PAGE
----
By experimenting with the program at above and looking at the graph below, you can see that some mighty big sticks produce relatively less mighty shot speeds compared to lighter racquets with a different total combination of specs — most significantly, specs concerning the distribution of the weight.
Balance and Power
Balance is an indicator of weight distribution, though not a particularly useful one when it comes to power. You can have a low-balance, high-swingweight racquet or a high-balance, low-swingweight one. Similarly, you can have a very high balance racquet with a very low weight, and vice versa. A one-ounce racquet can have the same balance point as a 14-ounce racquet. Or you can have racquets with the same balance with all the weight located near the middle of the racquet, or all the weight located at the two ends. The latter will be much more powerful than the former, even though they have the same weight and balance. In fact, as you try different combinations in the program above, you will find many lower balanced racquets with the most power. In such cases, it is not the balance that is creating the power. It is the total distribution of each little "piece" of the weight. Of course, balance is relative to the length of the racquet also.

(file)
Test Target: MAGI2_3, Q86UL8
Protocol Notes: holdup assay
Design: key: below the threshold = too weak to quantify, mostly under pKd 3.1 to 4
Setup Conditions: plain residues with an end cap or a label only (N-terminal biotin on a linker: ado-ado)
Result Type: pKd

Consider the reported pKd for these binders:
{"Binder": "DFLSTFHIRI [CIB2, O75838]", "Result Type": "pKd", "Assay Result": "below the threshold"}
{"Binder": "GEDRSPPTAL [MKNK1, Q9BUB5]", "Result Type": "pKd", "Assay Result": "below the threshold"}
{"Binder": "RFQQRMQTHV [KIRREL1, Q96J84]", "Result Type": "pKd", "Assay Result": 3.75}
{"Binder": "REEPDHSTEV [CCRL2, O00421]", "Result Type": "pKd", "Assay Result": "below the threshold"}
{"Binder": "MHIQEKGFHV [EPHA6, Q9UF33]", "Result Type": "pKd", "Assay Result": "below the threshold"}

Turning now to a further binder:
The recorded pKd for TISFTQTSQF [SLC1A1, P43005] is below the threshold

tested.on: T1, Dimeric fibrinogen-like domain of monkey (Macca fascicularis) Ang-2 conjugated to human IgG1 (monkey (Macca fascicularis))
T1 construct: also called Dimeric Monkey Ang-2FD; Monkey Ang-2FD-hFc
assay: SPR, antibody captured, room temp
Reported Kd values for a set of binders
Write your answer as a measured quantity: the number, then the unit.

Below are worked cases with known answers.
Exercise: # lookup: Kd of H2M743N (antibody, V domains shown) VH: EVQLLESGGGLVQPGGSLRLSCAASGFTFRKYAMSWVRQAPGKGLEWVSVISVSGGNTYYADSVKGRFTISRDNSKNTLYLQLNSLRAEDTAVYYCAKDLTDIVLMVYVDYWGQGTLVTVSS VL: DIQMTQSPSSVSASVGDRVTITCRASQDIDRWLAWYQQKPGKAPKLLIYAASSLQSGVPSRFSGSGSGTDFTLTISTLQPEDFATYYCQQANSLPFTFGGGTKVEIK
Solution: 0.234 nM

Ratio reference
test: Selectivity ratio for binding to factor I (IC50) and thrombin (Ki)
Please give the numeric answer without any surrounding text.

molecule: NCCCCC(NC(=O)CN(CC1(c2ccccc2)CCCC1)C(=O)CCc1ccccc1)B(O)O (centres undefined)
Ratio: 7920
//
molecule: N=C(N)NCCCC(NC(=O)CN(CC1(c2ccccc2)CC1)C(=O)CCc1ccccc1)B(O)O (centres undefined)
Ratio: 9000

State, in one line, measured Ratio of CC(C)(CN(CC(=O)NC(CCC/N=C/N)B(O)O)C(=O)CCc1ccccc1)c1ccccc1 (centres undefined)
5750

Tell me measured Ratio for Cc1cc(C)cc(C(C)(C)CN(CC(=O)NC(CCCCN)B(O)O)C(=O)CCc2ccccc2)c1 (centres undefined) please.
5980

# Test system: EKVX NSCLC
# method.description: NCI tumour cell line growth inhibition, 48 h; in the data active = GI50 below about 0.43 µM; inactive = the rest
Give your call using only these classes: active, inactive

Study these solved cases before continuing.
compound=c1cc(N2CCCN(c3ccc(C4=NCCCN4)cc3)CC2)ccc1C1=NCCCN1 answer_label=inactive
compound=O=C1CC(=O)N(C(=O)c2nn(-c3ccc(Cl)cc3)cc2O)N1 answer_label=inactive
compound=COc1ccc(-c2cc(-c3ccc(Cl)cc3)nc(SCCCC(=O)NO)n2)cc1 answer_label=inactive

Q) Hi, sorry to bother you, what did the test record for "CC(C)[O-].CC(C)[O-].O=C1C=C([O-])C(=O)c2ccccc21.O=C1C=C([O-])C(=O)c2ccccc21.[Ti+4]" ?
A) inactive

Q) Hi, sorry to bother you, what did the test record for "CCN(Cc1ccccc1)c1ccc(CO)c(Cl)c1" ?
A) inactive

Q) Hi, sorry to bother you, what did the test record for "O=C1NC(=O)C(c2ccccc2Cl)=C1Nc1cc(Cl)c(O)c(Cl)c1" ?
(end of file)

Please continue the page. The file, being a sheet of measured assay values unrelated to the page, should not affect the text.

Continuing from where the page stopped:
Swingweight and Power
Swingweight is a two-faced property. If it is low, you call it maneuverability. If it is high you call it stability. More than any other spec, swingweight demonstrates a general trend of "more is better" when it comes to power.
Swingweight is a measurement of a racquet's resistance to being rotated about an axis going through your hand. A low swingweight makes it easy for the player to swing the racquet (maneuverable). But it also makes it easy for the ball to move the racquet, resulting in loss of power. Racquet movement is the biggest culprit in loss of power. Swingweight is determined by both the amount of mass and its distribution in the racquet — distribution being much more important. The farther an amount of mass is located from the hand, the more effect it will have on stabilizing the racquet.
Using the program and looking at the graph at right, you can see there is definitely a general trend of greater swingweight resulting in greater shot speed. It is certainly not a one-to-one correspondence, but it is the closest static parameter there is to estimating which racquet would be more powerful.
Stiffness and Power